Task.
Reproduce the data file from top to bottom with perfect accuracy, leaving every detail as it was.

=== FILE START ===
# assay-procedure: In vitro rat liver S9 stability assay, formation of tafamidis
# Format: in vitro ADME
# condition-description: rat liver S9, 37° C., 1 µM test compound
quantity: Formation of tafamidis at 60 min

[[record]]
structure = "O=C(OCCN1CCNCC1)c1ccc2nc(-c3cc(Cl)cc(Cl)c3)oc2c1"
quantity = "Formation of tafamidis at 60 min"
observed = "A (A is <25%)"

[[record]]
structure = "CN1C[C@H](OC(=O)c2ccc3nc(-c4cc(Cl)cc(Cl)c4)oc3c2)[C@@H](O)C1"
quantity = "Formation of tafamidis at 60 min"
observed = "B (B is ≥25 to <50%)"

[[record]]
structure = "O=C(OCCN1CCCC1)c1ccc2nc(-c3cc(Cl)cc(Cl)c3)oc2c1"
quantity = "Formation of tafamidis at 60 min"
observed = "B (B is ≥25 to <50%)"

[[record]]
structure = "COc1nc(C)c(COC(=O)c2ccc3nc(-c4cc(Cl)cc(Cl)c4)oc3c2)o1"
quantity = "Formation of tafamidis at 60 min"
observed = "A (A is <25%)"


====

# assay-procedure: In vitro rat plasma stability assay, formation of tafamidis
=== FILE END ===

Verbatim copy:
# assay-procedure: In vitro rat liver S9 stability assay, formation of tafamidis
# Format: in vitro ADME
# condition-description: rat liver S9, 37° C., 1 µM test compound
quantity: Formation of tafamidis at 60 min

[[record]]
structure = "O=C(OCCN1CCNCC1)c1ccc2nc(-c3cc(Cl)cc(Cl)c3)oc2c1"
quantity = "Formation of tafamidis at 60 min"
observed = "A (A is <25%)"

[[record]]
structure = "CN1C[C@H](OC(=O)c2ccc3nc(-c4cc(Cl)cc(Cl)c4)oc3c2)[C@@H](O)C1"
quantity = "Formation of tafamidis at 60 min"
observed = "B (B is ≥25 to <50%)"

[[record]]
structure = "O=C(OCCN1CCCC1)c1ccc2nc(-c3cc(Cl)cc(Cl)c3)oc2c1"
quantity = "Formation of tafamidis at 60 min"
observed = "B (B is ≥25 to <50%)"

[[record]]
structure = "COc1nc(C)c(COC(=O)c2ccc3nc(-c4cc(Cl)cc(Cl)c4)oc3c2)o1"
quantity = "Formation of tafamidis at 60 min"
observed = "A (A is <25%)"


====

# assay-procedure: In vitro rat plasma stability assay, formation of tafamidis